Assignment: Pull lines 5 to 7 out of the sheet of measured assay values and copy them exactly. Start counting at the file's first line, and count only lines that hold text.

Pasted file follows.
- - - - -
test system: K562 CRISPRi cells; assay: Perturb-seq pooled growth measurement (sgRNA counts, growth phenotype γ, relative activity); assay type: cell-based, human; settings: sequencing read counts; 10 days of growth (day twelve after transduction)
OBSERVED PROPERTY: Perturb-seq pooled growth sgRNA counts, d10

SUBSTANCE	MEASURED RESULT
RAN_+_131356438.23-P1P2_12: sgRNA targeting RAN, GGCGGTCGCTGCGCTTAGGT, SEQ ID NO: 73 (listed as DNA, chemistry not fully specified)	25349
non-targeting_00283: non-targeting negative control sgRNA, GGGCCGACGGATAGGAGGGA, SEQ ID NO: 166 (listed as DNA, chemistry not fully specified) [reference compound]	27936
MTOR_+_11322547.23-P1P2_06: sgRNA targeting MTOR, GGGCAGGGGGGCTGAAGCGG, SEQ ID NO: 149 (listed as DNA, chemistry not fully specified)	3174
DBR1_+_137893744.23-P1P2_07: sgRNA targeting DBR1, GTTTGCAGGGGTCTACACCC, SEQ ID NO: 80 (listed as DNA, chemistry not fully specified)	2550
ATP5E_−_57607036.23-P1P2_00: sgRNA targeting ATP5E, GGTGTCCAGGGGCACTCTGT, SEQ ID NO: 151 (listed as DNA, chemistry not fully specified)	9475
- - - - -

non-targeting_00283: non-targeting negative control sgRNA, GGGCCGACGGATAGGAGGGA, SEQ ID NO: 166 (listed as DNA, chemistry not fully specified) [reference compound]	27936
MTOR_+_11322547.23-P1P2_06: sgRNA targeting MTOR, GGGCAGGGGGGCTGAAGCGG, SEQ ID NO: 149 (listed as DNA, chemistry not fully specified)	3174
DBR1_+_137893744.23-P1P2_07: sgRNA targeting DBR1, GTTTGCAGGGGTCTACACCC, SEQ ID NO: 80 (listed as DNA, chemistry not fully specified)	2550